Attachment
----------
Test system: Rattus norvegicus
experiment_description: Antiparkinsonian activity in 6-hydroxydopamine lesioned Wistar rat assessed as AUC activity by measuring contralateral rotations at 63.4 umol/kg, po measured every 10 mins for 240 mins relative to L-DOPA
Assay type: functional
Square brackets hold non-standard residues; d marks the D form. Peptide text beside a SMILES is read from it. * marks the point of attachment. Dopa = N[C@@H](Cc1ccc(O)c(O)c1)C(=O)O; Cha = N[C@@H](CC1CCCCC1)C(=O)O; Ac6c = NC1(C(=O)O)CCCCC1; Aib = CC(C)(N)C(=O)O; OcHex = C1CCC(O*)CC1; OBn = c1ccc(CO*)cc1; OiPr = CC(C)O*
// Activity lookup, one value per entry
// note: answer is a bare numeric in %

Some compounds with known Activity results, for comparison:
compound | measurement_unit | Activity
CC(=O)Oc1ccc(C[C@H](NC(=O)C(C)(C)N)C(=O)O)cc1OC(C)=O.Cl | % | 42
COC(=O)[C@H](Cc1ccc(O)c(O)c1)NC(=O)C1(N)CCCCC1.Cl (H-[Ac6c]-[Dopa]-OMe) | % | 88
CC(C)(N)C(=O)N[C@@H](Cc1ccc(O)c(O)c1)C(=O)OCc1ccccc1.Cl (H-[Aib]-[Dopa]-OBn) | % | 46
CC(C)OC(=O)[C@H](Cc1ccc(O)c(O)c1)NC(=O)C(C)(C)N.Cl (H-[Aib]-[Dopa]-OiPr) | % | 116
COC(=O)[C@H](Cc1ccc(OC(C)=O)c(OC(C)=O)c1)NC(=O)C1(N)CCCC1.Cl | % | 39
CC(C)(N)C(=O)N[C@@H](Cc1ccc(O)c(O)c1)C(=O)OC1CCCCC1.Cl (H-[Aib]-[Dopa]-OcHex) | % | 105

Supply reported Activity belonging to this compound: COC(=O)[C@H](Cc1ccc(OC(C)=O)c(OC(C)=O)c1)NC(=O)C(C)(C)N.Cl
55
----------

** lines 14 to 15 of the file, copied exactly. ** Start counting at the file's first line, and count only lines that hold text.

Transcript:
CC(C)(N)C(=O)N[C@@H](Cc1ccc(O)c(O)c1)C(=O)OC1CCCCC1.Cl (H-[Aib]-[Dopa]-OcHex) | % | 105

Supply reported Activity belonging to this compound: COC(=O)[C@H](Cc1ccc(OC(C)=O)c(OC(C)=O)c1)NC(=O)C(C)(C)N.Cl